I was surprised that no one was up early and managed to sleep in until 0800. I kept a wary eye on the Weka who were hanging around as I started to pack up.
They may look cute and innocent but really they are commandos with excellent tactical skills. They even run in short bursts like trained soldiers. They start with a deception plan by approaching warily as if they are scared of you and so you don't think they are a threat. Really this is their reconnaissance to sus out if there is anything worth stealing and their angle of attack. They will then withdraw to discuss their battle plan. "Rangi did you see she had bread at the front right of the tent". "Yes I did Jane and there were some muslea bars in the pack pocket". "Right we will go for those, she seemed observant so lets go for the distraction from the right and grab from the left". Roger give me 2 minutes to get in place, moving now".
In the meantime I have started packing my tent and notice a Weka approaching making a bit of noise. Knowing they are usually in pairs I spot the other approaching my pack and yell at it and they both withdraw.
Once they withdraw - "Jane did you hear the accent?". "Yes Rangi she is a Kiwi, lets move on and find a tourist for easier pickings".
5 minutes later further up the hill "stop give zat back" he he.
I left at 0900 and today was a little harder as there were a few more hills and it was really hot- as in 30 degrees celcius. There were a few open bits and I really felt my energy being sapped in the heat. I took heaps of breaks and took it easy. It was a day of beautiful view after beautiful view. I took the option to go up Eatwells Viewpoint and it was worth the extra 1.5 km (according to the sign but I am sure it was only 500 m each way.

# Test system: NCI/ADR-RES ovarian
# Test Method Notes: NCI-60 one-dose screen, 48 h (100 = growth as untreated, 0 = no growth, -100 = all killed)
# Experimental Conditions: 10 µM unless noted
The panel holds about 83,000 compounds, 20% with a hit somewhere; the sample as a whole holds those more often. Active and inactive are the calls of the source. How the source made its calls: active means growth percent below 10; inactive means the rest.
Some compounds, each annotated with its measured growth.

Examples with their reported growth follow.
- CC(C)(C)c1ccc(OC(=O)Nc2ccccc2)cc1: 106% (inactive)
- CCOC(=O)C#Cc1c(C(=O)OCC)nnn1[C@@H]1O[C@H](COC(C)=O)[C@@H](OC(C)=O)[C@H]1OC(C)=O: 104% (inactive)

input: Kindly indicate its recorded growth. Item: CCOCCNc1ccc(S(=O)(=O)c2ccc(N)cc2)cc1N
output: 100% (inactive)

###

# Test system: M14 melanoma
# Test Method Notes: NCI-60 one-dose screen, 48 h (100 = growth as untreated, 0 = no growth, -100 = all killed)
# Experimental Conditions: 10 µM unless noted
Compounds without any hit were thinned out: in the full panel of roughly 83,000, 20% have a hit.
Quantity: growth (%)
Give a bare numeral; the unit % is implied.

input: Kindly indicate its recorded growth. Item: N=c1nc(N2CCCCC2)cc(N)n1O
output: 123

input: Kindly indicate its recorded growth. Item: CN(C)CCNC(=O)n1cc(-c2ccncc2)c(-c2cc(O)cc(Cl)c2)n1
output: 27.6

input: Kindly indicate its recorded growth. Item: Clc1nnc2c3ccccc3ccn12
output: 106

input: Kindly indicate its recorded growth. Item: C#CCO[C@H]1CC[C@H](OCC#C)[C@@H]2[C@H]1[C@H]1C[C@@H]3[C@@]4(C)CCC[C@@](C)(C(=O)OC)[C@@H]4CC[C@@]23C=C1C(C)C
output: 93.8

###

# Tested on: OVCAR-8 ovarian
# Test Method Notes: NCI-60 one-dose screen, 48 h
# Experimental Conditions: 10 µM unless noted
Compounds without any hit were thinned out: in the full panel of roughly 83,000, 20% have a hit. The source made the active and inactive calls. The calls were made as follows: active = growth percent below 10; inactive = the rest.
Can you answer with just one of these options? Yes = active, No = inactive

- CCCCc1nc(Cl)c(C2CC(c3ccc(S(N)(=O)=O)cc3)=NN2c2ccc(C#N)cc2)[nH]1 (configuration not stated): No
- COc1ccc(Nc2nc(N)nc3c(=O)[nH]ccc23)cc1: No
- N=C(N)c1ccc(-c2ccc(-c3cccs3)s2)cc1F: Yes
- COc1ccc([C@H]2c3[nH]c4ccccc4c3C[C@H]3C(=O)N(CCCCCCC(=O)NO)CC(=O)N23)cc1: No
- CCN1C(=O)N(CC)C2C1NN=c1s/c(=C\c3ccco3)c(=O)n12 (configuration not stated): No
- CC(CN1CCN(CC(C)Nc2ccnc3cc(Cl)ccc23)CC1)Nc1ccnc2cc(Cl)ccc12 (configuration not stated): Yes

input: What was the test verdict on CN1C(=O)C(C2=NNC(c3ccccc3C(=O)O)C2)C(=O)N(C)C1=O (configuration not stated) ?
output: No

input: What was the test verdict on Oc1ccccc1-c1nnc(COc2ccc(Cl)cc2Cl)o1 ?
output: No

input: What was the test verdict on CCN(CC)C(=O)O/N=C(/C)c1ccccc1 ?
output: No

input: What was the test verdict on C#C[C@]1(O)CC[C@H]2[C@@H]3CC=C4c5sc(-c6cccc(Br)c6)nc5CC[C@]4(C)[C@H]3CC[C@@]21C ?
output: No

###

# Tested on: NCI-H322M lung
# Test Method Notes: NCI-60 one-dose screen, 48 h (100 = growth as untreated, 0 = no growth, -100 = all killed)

I had lunch on a rock in the shade looking towards Picton.
After Torea Saddle was a big climb up to 400m and the track narrowed and was a bit rougher but still good relative to TA average. I decided it was too short a day to stop at the DOC campground at Torea Saddle and the next one was another 16 km away which was too long so I stopped at a private campground expecting a horrendous price so was happy it was only $16 - still way more than I prefer to pay when in my tent as I prefer stealth camping for free but that is not allowed on this trail. If you ignore the power pole right by my tent it is ok.
As I was preparing my dinner two trampers walked past and knowing that I got the last spot I told them I was happy to share. 5 minutes later Joe and Paula returned and set up their tent behind mine. Joe is section walking the South Island though he is doing all the way to Arrowtown so it is a huge section and he will be just as fit as the thru hikers by the end of that. He has done a long distance hike in Australia a few years ago that was over 600 km long and had 27, 000 meters of climb, who knew Australia had that many hills. Paula is just joining him for this section. We sat and talked about hiking, gear and backgrounds until dark then went to bed, or rather I should say mattress.